Education Commissioner visits Troy amid Common Core controversy - NEWS10 ABC: Albany, New York News, Weather, Sports

Education Commissioner visits Troy amid Common Core controversy

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TROY, N.Y. – New York State Education Commissioner Dr. John King paid a visit School 2 in Troy on Tuesday, one day after suspending the remaining community forums intended to educate and deal with issues parents and teachers are having with the new core curriculum.

Dr. King's trip to School 2 was planned as a back-to-school visit, but his stop in Troy focused on the growing controversy after the commissioner announced earlier this week that he would be suspending a number of planned public forums addressing the new Common Core standards.

A meeting was scheduled for Wednesday night at Shenendehowa High School. Additional meetings, set up for the next two weeks, were cancelled after a raucous meeting in Poughkeepsie last week.

The forums were designed to be an open discussion between Dr. King and parents, but Dr. King said the Poughkeepsie meeting turned into "disruptions caused by special interests." A video of the meeting was posted on YouTube. In the video, the audience gets vocal asking Dr. King about Common Core while others had harsh words for the commissioner and the state's new learning standards.

The New York Parent Teacher Association (PTA) was sponsoring the events and has now posted on Facebook that the State Education Commissioner's Office requested suspending the remaining meetings because the commissioner concluded the outcome was not constructive for those attending.

The Core Curriculum has come under fire after teachers and parents say it was implemented too quickly and students are struggling to keep up. King says he will continue to work with the PTA to come up with a better way to conduct a dialogue about the curriculum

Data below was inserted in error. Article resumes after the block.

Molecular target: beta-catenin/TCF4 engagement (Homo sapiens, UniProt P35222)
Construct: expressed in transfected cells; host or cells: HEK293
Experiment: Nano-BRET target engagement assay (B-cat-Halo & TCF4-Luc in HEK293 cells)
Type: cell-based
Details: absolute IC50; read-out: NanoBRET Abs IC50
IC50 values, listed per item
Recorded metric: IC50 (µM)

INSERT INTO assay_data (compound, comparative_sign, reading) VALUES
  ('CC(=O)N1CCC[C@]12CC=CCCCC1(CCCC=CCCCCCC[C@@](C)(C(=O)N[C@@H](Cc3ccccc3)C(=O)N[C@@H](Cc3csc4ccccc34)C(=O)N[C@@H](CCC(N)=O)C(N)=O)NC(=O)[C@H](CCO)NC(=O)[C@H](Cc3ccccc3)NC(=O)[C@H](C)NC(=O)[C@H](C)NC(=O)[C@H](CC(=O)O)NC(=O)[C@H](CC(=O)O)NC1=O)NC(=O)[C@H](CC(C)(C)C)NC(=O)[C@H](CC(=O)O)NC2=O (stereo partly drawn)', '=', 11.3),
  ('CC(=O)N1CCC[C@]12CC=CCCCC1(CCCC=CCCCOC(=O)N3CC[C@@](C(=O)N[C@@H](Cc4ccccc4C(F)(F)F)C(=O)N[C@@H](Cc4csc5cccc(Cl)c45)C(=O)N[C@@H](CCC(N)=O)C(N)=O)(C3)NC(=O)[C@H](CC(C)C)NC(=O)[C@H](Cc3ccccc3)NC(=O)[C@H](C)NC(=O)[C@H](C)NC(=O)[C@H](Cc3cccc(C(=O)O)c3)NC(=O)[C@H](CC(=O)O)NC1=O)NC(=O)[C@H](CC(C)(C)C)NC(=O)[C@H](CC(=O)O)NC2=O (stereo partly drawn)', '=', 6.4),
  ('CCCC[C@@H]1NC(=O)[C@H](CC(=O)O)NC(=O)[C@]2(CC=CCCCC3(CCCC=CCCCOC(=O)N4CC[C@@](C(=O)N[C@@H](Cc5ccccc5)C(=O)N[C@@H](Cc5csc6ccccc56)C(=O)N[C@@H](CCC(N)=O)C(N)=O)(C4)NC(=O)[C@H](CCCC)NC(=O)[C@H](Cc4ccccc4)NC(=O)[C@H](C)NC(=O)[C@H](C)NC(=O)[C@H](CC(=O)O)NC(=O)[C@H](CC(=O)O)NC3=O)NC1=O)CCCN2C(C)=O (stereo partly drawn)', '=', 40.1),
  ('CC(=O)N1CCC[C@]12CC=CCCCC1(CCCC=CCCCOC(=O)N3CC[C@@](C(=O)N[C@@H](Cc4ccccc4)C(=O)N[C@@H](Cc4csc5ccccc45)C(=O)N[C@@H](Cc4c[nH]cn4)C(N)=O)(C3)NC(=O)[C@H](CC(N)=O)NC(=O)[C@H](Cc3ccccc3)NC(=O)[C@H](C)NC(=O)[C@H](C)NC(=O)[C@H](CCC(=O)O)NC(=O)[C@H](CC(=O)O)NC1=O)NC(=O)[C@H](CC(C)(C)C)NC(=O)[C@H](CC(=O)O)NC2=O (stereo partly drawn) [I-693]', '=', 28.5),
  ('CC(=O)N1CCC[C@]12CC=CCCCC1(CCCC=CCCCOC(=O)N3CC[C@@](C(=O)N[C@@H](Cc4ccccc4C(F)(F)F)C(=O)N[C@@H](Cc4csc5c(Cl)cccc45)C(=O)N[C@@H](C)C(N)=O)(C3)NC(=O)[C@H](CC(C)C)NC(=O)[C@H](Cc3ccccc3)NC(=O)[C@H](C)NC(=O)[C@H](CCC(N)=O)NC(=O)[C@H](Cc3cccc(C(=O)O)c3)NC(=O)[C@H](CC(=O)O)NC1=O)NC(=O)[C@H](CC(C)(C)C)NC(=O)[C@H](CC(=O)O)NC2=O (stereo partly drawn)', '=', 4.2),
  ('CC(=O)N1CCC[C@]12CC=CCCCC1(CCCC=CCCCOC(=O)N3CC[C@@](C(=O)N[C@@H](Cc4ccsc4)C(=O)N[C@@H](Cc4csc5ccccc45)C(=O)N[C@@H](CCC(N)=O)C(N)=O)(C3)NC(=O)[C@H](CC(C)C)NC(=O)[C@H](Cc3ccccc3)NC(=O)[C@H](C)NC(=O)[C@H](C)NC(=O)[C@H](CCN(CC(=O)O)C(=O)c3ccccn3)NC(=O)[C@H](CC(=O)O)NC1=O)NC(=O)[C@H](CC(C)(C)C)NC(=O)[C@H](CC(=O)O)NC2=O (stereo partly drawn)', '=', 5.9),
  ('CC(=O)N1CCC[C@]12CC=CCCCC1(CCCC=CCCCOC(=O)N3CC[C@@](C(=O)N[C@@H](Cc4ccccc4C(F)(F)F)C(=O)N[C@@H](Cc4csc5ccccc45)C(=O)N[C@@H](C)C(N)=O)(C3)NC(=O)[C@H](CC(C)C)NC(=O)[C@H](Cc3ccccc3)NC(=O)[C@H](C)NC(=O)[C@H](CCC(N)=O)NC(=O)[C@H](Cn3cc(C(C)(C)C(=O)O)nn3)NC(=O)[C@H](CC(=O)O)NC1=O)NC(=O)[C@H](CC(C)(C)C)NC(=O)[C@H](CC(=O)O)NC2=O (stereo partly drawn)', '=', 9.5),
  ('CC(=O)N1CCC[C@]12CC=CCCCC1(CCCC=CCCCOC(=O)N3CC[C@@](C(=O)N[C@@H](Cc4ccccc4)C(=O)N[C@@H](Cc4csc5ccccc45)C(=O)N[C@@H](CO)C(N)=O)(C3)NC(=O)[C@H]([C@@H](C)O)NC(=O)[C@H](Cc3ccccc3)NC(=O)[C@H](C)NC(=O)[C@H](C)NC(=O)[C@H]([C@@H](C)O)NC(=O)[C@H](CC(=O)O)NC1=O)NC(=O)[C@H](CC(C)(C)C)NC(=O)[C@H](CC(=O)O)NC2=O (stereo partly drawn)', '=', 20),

"I think what you have here is a group of special interest groups that are opposed to education reform in general, who had a clear strategy to disrupt the meeting," said King. "There was one woman who said 'I would like to hear the discussion' and got yelled down by some of the hecklers, so again this was just not the right way to have a constructive discourse about public policy."

When asked who the "special interest groups" are, King responded that he didn't want to "give legitimacy to these groups" and if we wanted to find them we could "look them up ourselves."

Dr. King was scheduled to meet with teachers and administrators to observe classrooms at School 2. School 2 was the recipient of a $4.2 million school improvement grant which provides for extended learning time, family support services, professional development and classroom technology.

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